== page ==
Thin and maintainable Rails mailers: how we refactored Rails mailers at mkdev

A new feature in Rails 5.1, parameterized mailers, has just been introduced lately. With them you can you use default filters and parameters in mailers. These two highly useful features allowed us to effectively and quickly refactor our Rails mailers. And now were going to talk about it.

Mailers before refactoring

There are lots of mailers that do not use parameterization. One of them is NotificationsMailer which notifies the students and the mentors about several important things, such as the subscription status, payments and stuff like that.

# app/mailers/notifications_mailer.rb

class NotificationsMailer < ApplicationMailer

  def student_inactive_notice(user)
    @user = user
    I18n.locale = @user.locale
    mail subject: default_i18n_subject,
         to: @user.email
  end

  def new_payment_for_mentor(user, amount)
    @user = user
    @amount = amount
    I18n.locale = @user.mentor.locale
    mail subject: t('.subject'),
         to: @user.mentor.email
  end

  # ...

end

There are two localizations (Russian and English) for the template of each method. You set the language in the body of any method with I18n.locale and also call the method mail(headers = {}, &block). We pass different arguments to this method, and set the default values for the most of them. In the aforementioned example we use :subject for an email subject, :to for a recipient mailing address, :from for a sender mailing address. The method default_i18n_subject(interpolations = {}) is used to set an email subject in most mailers. The same thing happens if you call t('.subject').

All mailer classes are inherited from ApplicationMailer, which will be a key pillar in our article. Before being refactored it looked that way:

# app/mailers/application_mailer.rb

class ApplicationMailer < ActionMailer::Base
  default from: "\"mkdev\" <#{ENV['SUPPORT_EMAIL']}>"
end

There is also a model where we call an instance method of NotificationsMailer. All the emails are sent in the background with deliver_later(options = {}), hence using Active Job. If you used to use delay(options = {}) for this, now its time to change it, as its not compatible with parameterized mailers.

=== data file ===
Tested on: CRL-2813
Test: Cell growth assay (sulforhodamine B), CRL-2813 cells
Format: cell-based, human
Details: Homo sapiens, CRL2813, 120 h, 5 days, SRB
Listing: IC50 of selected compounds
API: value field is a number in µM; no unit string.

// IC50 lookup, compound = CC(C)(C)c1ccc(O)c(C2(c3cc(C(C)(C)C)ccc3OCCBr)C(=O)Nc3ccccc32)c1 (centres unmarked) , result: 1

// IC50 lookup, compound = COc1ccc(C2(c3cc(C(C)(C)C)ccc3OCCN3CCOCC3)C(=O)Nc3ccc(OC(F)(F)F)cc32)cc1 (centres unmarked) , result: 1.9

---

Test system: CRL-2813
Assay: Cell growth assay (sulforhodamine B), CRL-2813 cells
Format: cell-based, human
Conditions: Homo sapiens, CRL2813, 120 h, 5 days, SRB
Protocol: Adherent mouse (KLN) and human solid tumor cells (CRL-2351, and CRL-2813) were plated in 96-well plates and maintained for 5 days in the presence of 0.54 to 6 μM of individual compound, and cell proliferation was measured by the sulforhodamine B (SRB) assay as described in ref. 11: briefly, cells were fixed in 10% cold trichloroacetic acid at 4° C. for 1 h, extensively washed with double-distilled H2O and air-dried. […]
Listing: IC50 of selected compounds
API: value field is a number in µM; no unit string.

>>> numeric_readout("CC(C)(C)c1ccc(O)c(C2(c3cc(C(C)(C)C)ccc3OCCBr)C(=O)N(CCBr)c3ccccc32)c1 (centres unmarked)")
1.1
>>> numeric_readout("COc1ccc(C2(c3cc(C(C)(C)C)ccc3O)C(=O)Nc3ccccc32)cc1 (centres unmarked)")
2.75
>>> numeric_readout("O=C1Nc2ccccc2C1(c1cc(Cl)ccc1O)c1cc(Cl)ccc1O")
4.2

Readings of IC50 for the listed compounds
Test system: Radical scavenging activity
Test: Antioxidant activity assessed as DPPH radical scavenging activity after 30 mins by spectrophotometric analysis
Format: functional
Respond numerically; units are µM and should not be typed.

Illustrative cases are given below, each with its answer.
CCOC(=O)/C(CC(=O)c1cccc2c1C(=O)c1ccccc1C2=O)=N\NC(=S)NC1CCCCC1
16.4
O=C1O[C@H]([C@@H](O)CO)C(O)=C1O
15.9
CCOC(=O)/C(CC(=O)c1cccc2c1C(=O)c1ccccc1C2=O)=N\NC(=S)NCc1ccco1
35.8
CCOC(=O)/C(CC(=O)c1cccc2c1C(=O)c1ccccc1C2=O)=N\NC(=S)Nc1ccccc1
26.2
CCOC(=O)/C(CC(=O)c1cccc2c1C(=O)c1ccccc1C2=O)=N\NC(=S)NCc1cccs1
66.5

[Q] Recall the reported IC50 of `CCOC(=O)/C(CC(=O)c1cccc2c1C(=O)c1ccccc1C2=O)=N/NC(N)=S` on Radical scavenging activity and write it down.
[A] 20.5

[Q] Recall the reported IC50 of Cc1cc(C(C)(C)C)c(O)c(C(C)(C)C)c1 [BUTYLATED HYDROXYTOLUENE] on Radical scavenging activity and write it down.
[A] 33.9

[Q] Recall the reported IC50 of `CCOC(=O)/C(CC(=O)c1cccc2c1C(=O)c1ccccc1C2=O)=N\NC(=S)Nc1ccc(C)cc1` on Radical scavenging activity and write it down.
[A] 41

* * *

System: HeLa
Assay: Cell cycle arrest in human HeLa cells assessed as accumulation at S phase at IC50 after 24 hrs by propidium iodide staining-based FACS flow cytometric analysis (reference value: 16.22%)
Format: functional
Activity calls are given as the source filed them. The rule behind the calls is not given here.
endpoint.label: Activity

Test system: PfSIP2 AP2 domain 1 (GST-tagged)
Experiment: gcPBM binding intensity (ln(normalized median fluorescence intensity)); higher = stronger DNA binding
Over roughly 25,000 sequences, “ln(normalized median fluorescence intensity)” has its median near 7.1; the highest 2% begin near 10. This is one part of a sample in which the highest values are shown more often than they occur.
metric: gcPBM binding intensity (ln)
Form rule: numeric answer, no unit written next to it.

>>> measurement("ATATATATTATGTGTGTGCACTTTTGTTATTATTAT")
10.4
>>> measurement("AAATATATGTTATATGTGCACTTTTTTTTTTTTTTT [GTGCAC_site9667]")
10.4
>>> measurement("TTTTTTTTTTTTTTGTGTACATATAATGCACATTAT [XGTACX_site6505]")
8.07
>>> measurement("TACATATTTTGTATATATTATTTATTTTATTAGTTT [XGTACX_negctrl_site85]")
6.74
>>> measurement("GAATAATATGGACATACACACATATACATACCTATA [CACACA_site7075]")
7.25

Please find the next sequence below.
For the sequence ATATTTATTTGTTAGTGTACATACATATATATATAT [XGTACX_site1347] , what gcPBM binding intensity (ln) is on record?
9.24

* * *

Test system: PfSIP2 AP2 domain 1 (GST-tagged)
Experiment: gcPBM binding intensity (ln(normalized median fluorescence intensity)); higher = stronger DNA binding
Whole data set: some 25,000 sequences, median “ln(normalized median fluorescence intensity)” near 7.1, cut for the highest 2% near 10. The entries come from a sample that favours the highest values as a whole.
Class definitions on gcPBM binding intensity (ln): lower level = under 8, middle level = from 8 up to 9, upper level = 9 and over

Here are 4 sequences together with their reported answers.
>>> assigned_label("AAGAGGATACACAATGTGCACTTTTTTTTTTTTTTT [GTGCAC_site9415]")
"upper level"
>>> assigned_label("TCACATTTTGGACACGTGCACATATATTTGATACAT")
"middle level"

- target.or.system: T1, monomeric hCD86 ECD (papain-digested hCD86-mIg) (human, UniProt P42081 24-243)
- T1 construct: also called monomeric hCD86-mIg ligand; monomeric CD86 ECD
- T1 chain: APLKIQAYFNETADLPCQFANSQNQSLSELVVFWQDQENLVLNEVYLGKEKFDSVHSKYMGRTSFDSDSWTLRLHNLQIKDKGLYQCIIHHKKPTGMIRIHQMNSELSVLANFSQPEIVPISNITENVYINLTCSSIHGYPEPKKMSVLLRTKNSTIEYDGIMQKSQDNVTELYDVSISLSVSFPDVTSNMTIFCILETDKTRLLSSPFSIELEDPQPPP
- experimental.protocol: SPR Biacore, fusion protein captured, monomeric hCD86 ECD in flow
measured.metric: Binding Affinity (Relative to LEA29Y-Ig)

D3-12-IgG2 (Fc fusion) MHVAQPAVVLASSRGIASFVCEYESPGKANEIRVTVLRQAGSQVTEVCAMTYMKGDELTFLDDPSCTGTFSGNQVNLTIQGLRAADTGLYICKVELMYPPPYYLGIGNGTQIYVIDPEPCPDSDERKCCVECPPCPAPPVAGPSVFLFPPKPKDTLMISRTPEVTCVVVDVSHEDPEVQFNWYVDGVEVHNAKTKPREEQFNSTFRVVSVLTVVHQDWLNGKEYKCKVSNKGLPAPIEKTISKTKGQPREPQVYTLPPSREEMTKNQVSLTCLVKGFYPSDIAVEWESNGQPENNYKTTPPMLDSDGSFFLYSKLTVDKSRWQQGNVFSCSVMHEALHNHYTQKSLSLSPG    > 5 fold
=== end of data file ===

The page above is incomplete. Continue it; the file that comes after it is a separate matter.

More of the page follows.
# app/models/user.rb

class User < ApplicationRecord

  ...
  class << self
    def notify_inactive
      students.where("last_active_at < ?", 2.days.ago).find_each do |user|
        NotificationsMailer.student_inactive_notice(user).deliver_later
        # ...
      end
    end
  end
  ...

end

It goes without saying that all mailers are tested. They are rather homogeneous so I'm not going to show the code here.

So lets proceed with our crazy (believe me:)) refactoring to behold the elegance of parameterized mailers!

Refactoring

Lets take headers from:, subject: and to: from NotificationsMailer and put them into the hash default(value = nil) inside ApplicationMailer, its options will be available for all the mailers by default.

Then lets define the filter before_action(names, block) to set the locale and a mail recipient. As the result well get a body positive ApplicationMailer:

# app/mailers/application_mailer.rb

class ApplicationMailer < ActionMailer::Base

  default from: "\"mkdev\" <#{ENV['SUPPORT_EMAIL']}>",
          subject: -> { default_i18n_subject },
          to: -> { @recipient.email }

  before_action :load_recipient

  private

  def load_recipient
    @recipient = params[:recipient]